It’s exceedingly difficult not to measure our lives by contrasting our circumstances against others. One of the hardest things you have to do on a day-to-day basis is ignore the temptation to compare yourself to someone else. It’s just so easy. And it’s so misleading. How do you know anyone else’s circumstances? Those two guys on their bikes might’ve been kissing because it was the last day they’d ever spend together before one of them returned to Portugal.

Rarely, if ever, do we detect the truth. Yet we think we know what’s going on when it’s happening right in front of our faces. We tell ourselves the story of what we see. And we’re almost always wrong. There’s usually something we’re missing from the picture. Yet this doesn’t stop us from having an emotional reaction because there aren’t many stronger or faster feelings than jealousy, which is usually followed by the anger that courses through us as we “see” how everyone else is doing better than we are.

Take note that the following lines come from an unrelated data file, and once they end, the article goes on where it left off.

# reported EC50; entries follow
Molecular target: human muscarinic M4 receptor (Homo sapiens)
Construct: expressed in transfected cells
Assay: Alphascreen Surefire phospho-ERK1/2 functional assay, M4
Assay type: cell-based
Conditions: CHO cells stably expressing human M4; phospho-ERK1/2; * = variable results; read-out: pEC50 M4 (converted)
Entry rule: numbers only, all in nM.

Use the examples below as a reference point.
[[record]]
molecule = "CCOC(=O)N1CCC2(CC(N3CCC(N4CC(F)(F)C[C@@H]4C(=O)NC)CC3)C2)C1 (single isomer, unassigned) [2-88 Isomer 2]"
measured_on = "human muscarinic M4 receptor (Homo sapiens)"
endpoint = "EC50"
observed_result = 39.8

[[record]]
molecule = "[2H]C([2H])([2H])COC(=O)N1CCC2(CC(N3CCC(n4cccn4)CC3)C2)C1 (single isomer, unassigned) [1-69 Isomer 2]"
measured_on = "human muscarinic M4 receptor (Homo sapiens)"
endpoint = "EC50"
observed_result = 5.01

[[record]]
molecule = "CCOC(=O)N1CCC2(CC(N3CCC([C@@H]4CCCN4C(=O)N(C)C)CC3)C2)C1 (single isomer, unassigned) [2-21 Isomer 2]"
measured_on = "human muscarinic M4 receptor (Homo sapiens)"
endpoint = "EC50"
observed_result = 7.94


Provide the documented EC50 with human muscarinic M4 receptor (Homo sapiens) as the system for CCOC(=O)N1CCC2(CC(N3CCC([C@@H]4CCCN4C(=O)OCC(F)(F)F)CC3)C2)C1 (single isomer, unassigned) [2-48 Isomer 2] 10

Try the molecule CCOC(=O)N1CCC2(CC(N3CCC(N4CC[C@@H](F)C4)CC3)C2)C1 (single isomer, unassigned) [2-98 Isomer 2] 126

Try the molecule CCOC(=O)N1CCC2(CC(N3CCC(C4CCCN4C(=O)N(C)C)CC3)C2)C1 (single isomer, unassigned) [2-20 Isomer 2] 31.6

We compare ourselves so often and so easily a casual observer would think we actually gained something from it. But on the real, nope, we’re just seeing the world as a reflection of our mental/emotional state. A person only knows what they know. And there’s just so much each of us doesn’t know. We rarely get it right when we guess. Which makes it a completely useless waste of your limited time on this garden we call Earth.

The guy in the car was most likely wrong about me. And it’s just as likely I was wrong about him. Maybe I reminded him of some college roommate he despised for sleeping with his ex-girlfriend and he hadn’t even noticed I was sneering at the two kissing guys on the bikes. And those two dudes enjoying a sunny day in May… maybe theirs was a secret affair, and there was no beautiful love involved at all, and instead it was a moment of escape and stolen romance. I don’t know. We never really know.

If, like me, you catch sight of what appears to be a happy couple, and their love makes you feel lonely, unwanted and passed over, the only truth in that moment is, you feel alone. Instead of chalking it up to the gross unfairness of life, do something about that shit. And rather than swallow any more bitterness or resentment, focus on the positive, think about how you can find someone who wants to wet your lips with kisses. Anger and jealousy won’t help you find such happiness. They’ll push it away. So fuck all that noise. Reject your tendency to compare. Seek what you wish to find. This is the season for romance not envy. And you deserve beauty and love, too. TC mark

image – merra m.